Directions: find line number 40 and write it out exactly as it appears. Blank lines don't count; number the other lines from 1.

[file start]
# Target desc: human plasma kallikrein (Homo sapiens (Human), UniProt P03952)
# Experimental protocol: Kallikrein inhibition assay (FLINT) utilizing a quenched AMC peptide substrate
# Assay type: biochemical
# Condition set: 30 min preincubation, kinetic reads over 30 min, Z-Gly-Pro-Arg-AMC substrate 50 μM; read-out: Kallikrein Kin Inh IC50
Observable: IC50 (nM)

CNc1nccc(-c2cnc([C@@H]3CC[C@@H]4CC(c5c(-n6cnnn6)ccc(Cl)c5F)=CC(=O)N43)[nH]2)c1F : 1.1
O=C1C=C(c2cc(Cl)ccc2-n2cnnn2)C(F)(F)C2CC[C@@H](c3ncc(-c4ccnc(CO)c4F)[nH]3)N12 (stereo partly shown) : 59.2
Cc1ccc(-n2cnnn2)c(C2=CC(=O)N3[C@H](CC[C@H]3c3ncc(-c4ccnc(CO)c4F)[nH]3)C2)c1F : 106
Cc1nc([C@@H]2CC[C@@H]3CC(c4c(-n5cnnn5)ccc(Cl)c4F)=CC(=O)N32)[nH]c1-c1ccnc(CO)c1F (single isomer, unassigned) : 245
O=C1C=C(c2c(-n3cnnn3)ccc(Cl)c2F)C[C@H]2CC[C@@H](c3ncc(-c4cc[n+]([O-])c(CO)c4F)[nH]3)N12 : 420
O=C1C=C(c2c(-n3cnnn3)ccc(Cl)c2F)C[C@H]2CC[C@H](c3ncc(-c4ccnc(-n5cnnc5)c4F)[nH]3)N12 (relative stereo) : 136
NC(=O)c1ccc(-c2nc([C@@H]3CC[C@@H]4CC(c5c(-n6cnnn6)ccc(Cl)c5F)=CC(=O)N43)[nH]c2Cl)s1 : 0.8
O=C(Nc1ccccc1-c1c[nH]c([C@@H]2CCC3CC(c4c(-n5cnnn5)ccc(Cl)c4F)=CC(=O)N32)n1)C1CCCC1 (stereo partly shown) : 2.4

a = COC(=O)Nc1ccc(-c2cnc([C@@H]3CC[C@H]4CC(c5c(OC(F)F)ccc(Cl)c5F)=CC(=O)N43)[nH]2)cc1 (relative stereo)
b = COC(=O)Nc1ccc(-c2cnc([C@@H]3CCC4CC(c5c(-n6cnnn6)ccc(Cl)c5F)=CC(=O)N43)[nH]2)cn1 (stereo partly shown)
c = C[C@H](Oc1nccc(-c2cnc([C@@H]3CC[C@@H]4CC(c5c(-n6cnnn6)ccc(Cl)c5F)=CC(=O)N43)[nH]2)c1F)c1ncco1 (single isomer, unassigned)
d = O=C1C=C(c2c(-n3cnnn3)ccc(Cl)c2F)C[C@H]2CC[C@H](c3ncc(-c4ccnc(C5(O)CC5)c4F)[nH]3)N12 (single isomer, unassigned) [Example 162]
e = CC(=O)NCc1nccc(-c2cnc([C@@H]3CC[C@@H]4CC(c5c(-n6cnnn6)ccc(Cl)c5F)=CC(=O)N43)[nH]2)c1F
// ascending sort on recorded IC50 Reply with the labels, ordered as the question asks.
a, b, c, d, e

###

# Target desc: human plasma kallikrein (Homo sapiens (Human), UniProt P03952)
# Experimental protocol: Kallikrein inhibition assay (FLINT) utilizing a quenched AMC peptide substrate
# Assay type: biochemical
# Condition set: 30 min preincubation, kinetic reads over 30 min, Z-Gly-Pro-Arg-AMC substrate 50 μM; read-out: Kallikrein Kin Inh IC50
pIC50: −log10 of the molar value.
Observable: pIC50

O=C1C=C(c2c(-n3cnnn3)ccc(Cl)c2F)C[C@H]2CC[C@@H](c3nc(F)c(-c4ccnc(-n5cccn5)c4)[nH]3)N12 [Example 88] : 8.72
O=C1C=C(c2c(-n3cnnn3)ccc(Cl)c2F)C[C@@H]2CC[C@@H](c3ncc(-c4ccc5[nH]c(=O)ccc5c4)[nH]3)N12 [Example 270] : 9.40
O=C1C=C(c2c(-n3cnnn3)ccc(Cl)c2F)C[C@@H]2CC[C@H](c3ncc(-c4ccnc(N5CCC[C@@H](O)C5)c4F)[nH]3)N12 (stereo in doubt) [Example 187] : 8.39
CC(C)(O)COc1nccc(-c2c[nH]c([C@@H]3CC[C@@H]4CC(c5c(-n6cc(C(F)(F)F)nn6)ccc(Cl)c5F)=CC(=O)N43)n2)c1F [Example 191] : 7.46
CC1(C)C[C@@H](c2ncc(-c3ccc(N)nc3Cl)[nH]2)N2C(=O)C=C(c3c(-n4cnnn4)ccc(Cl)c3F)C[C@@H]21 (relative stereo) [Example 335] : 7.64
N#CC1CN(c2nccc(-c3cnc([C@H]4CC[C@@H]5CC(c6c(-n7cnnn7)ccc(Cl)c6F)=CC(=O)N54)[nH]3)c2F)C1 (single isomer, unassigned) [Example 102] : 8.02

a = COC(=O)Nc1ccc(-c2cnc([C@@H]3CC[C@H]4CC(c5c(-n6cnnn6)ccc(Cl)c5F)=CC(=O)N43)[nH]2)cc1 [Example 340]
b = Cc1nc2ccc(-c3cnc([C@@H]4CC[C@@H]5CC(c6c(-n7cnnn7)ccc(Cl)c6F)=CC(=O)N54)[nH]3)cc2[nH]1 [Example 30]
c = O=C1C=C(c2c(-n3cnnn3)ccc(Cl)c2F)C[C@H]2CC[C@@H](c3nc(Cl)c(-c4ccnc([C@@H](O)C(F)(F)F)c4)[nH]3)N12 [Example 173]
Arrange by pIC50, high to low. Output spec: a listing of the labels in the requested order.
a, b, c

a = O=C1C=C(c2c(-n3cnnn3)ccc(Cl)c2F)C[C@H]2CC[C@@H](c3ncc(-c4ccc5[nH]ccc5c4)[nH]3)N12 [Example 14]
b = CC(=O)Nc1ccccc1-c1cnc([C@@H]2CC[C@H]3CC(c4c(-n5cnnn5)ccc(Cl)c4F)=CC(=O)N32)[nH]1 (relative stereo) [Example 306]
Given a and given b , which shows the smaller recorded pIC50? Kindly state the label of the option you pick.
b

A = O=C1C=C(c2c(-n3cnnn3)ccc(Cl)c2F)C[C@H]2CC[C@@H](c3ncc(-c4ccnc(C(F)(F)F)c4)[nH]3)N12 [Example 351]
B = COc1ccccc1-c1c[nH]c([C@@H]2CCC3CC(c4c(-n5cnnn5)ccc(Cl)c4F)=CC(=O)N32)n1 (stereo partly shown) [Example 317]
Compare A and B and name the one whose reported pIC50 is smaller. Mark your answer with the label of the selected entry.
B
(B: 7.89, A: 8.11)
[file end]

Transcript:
b = CC(=O)Nc1ccccc1-c1cnc([C@@H]2CC[C@H]3CC(c4c(-n5cnnn5)ccc(Cl)c4F)=CC(=O)N32)[nH]1 (relative stereo) [Example 306]